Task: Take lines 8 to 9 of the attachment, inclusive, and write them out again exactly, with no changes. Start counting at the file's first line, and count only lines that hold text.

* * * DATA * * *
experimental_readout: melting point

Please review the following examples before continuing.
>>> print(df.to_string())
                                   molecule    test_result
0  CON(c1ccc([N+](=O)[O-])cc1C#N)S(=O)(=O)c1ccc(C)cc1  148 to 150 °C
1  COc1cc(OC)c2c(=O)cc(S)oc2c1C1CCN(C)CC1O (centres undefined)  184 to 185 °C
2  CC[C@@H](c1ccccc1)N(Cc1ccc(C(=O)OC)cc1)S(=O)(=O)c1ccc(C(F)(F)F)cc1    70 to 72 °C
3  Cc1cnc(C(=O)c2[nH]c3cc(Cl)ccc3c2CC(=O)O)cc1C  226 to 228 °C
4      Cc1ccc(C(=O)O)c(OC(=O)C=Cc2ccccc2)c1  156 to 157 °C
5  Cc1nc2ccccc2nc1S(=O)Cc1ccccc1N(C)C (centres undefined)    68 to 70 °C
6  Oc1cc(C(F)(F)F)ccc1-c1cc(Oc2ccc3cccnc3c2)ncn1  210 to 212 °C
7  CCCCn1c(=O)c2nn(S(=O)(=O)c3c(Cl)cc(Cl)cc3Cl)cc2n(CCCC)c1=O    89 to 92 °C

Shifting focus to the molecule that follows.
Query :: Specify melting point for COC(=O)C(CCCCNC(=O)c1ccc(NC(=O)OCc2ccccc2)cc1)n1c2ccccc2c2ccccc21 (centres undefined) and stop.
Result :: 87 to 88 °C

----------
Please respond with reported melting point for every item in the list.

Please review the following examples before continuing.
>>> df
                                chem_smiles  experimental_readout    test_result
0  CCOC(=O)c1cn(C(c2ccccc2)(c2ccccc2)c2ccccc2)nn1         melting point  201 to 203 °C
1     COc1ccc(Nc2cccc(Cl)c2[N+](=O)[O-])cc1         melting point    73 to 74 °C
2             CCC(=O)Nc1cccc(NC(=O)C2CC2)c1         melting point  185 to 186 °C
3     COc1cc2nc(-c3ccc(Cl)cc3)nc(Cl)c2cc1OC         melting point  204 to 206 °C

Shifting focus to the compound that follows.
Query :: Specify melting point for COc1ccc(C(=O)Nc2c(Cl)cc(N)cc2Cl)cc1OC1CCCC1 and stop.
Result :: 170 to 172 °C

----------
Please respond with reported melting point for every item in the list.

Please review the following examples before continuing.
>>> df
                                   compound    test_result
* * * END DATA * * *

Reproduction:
3  Cc1cnc(C(=O)c2[nH]c3cc(Cl)ccc3c2CC(=O)O)cc1C  226 to 228 °C
4      Cc1ccc(C(=O)O)c(OC(=O)C=Cc2ccccc2)c1  156 to 157 °C